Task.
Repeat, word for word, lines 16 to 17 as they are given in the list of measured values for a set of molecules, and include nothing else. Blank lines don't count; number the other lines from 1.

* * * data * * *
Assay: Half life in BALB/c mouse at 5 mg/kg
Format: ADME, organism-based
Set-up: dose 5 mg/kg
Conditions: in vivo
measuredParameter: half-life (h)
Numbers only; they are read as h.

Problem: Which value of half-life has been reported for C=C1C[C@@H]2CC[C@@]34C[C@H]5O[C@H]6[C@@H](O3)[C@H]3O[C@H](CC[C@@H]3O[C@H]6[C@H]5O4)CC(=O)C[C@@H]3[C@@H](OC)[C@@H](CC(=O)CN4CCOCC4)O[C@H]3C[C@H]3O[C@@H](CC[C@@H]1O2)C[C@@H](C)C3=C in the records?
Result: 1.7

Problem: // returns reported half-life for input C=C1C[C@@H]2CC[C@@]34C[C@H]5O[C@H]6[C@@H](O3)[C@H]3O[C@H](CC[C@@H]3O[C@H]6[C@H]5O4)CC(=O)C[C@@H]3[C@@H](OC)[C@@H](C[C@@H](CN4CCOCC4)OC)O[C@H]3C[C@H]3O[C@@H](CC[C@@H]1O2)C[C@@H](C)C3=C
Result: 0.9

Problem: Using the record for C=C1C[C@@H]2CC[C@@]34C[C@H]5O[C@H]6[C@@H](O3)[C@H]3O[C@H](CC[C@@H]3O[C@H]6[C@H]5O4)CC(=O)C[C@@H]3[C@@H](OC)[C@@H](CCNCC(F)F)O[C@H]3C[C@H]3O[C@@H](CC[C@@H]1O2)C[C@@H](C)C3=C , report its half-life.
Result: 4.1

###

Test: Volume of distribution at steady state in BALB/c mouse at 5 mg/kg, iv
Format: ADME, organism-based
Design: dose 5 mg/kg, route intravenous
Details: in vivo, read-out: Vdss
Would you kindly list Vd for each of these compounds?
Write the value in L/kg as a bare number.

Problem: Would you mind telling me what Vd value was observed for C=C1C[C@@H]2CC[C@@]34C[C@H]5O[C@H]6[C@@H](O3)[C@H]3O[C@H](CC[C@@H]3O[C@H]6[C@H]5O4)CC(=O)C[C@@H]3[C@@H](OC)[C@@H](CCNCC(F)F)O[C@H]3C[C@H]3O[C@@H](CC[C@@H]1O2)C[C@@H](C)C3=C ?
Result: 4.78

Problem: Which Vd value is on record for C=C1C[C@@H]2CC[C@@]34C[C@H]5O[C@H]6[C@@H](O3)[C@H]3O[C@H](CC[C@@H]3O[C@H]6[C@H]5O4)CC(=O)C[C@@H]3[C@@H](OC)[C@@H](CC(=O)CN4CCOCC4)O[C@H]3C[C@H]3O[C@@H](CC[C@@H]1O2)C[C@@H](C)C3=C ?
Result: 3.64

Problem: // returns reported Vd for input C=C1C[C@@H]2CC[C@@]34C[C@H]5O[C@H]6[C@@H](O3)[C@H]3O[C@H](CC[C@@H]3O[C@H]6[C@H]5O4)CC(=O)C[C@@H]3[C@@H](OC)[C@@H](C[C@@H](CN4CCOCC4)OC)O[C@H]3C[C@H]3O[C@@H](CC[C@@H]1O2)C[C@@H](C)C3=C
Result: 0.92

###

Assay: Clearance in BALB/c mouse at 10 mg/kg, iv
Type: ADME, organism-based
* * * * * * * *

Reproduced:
Design: dose 5 mg/kg, route intravenous
Details: in vivo, read-out: Vdss